World No Tobacco Day: smoking affects bone formation in teenage

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Smoking is dangerous for health. In the other hand, we can say that smoking is not for good health. It is a major factor for weak bones and the deterioration can start as soon as the teen years, say orthopaedic physicians on World No Tobacco Day.
There’s yet another reason to educate children along with minor age about the risk of smoking.

According to expert, mostly, smoking effects on bone formation in young people or teenage. If they begin smoking in school and college, it can hamper bone deposition, hence stunt bone growth. Plus, it can set them up for bone degeneration much earlier in life than non-smokers.

According to the World Health Organisation figures, Around 82,000 to 99,000 young people start smoking every day over all the world. The world Youth Tobacco Survey, of which India is a part, is a school-based survey conducted in 137 countries, indicates that 46.8% of children who did not smoke themselves were exposed to cigarette smoke within the home and 47.8% were exposed outside the home. In India, the survey produced representational calculation that implied 4.4% of children in India between age of13 and 15 years smoked cigarettes.

Dr Maninder Singh, an orthopaedic surgeon explained, “Peak bone formation, which is the maximum buildup of bone in the skeletal mass, happens between 20 and 25. This is the point at which the bones are at their highest strength and density. Look at growing bones in children and young adults as a bone bank. You are adding to the bank with various factors, like diet,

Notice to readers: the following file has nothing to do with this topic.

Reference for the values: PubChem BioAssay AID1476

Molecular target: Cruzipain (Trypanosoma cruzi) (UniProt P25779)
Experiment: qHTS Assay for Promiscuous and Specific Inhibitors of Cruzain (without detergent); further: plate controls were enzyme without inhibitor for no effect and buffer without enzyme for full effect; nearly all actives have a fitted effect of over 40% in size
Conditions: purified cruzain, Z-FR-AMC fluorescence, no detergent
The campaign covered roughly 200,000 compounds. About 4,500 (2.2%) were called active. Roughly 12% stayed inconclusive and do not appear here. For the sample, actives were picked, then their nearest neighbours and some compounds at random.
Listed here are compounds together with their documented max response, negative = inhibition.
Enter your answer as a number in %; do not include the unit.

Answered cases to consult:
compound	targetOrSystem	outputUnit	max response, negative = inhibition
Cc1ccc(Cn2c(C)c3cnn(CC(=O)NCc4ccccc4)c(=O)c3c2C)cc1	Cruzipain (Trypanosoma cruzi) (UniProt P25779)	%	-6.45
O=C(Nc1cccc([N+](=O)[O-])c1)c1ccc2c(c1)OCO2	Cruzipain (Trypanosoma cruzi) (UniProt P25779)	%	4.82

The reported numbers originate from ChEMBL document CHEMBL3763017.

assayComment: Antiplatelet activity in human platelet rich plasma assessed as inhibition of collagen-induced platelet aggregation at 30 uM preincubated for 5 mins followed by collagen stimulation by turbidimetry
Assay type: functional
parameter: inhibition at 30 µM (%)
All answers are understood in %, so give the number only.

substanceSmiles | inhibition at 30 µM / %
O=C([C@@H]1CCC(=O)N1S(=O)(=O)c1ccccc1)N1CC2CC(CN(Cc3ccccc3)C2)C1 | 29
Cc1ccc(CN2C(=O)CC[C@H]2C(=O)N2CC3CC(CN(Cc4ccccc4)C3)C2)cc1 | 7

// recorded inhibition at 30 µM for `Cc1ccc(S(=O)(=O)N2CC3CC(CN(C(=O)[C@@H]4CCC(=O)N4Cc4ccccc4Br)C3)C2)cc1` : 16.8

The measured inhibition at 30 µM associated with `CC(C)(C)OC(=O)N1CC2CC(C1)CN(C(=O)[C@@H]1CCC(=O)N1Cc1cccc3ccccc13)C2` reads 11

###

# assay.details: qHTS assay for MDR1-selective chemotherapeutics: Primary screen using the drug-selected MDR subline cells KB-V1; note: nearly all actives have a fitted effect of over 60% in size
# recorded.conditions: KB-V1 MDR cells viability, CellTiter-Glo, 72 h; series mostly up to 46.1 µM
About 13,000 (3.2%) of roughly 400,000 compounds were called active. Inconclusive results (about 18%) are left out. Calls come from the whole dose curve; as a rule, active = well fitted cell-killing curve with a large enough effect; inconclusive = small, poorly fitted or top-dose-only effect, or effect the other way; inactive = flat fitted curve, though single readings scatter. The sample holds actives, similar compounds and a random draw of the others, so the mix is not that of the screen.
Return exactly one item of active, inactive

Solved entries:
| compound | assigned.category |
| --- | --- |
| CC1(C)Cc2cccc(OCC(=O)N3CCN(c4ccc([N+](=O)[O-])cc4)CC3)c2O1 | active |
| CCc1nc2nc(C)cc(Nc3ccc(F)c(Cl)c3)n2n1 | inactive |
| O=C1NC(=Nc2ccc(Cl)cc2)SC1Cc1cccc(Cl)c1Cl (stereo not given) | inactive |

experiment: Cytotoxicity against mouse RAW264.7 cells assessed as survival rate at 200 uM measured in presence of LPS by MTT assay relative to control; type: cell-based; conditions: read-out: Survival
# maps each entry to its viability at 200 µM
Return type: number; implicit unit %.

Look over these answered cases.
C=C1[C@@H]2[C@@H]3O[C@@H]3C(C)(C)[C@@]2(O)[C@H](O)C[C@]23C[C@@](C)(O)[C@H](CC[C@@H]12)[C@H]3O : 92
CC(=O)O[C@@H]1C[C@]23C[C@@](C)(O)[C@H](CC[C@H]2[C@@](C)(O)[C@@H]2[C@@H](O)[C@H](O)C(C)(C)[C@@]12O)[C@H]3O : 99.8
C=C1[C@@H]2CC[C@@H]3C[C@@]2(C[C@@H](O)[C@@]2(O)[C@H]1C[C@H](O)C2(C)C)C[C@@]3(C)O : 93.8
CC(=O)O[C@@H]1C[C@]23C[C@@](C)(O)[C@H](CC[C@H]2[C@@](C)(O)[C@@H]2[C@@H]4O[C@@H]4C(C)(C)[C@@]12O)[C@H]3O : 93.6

Smoking reduces calcium absorption and reduces levels of vitamin D in the blood stream. Besides, the constriction of blood vessels that takes place in smokers, decreases blood supply, hence nutrition to the bone is compromised, hampering skeletal health. Cigarette smoke causes the circulation of free radicals in the body, killing bone-building cells.

Dr. Samir Parikh, Director mental health and behavioral science  has  explained , “Adolescent substance use has become one of the major areas of concern in India, with an estimate of 50% boys having tried at least one substance by the ninth grade (1991). Moreover, according to a recent study in India, easy availability and relief from tension were the most frequent reasons reported for the continuation of substance use, with media being stated as the most frequent source of information’’.

If a parent does find out that their child has begun smoking, then counselling is the way forward, not just for the child, but for the parents too. However, in addition, it is a good idea to take your child to an orthopaedics specialist to understand if any supplements are needed, to reverse the damage done.

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